To push along Project Ara, Google has started the Developer Prize Challenge to incite developers to create modules for the launch of the new smartphone. Many modules are planned, yet Google hopes to attract new ideas that will help shape Project Ara as the only phone a user may need to buy.
Project Ara is looking more and more like the phone of the future. Cellular phones are becoming more expensive as carriers are no longer offering contract discounts and are instead focusing on credit and other ways to get customers to pay the full price for the latest phones.
Project Ara looks to change all of that with the introduction of modular cell phones. Instead of buying an expensive phone that will become replaced in a year or two, modular cell phones will be able to swap out independent modules to upgrade or replace older parts. The phone will have a base skeleton with available slots for the modules. Modules come in different sizes and the phone connectors work on a grid. The available slots depend on the modules connected. If available slots become an issue, users will be able to carry around extra modules and switch them out when needed.
Early reports have stated that Project Ara modules are going to include the basics of any latest phone on the market. Upgradeable cameras, batteries, processor, RAM, and storage will all arrive as a replaceable modules. Those basics will be the focus of what comes bundled with the phone at release. Google is looking to expand beyond what every buyer thinks are the basics of cell phones.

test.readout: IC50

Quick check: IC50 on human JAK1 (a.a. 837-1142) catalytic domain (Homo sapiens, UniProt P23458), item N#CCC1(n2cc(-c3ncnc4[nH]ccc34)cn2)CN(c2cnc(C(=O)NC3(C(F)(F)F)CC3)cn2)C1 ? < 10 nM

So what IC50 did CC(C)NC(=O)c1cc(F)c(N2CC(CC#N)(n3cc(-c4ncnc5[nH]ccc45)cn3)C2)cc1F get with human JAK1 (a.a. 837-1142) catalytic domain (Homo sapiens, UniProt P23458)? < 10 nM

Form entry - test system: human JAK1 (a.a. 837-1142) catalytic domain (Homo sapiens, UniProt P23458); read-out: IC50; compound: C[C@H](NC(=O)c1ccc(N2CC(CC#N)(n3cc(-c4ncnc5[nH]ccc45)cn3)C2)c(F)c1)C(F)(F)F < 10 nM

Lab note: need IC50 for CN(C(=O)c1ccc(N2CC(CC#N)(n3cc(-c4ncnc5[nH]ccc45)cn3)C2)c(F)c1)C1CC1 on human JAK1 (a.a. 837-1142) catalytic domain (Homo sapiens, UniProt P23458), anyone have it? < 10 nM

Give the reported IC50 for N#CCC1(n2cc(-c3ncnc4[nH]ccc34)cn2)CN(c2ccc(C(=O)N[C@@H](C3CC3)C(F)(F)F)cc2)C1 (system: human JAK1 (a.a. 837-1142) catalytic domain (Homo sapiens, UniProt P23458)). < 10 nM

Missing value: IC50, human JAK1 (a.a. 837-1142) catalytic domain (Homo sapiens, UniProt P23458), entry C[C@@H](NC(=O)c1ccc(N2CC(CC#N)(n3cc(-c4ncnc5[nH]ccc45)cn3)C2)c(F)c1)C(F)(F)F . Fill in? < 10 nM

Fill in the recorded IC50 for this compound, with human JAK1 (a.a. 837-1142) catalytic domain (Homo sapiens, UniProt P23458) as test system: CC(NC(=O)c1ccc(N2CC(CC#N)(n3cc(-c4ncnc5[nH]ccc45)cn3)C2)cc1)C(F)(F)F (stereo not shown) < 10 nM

Google has started a Project Ara Developer Prize Challenge to help encourage independent developers to create new modules and accompanying software. The challenge will award developers that create a module which is innovative, yet something that someone will use on a daily basis. One winner will receive $100,000 and two follow-up winners will receive a trip to the next Google developer event.
Developers that wish to participate must submit a five-minute team introduction video by Sept. 1, 2014. Developers are expected to use the current Module Development Kit which is currently in version MDK 0.11 and still in alpha stage. Developers are already using the software to think up and develop new software and modular prototypes. To aid developers that may have questions, Google has set up a developer forum for discussion and help. In early June, Google set up the DevForum and it already has many developers writing question and exchanging ideas.
One idea that is being discussed on the DevForum is using the modules to form an extended gamepad to use for playing video games on the phone. A link on the forum led to a blog post where someone has done a mockup of a clamshell Project Ara phone that looks similar to a Nintendo 3DS. Other developers also discussed the ability to extend slots, such as the screen, to accommodate a slide-out gamepad similar to the Sony Xperia Play.
The Prize Challenge ends on September 30, and the working modules will be evaluated by a team of judges. The end of the challenge puts the new modules in line for the release of Project Ara at the beginning of 2015. Users looking forward to getting their hands on the new Project Ara have the results of the challenge to see what the phone will bring to the phone market.
As Google starts the Project Ara Developer Prize Challenge, many developers are already thinking up new ways to use the module setup. Although developers do not have to participate in the challenge, the prize money is incentive enough to get ideas flowing.
By Raul Hernandez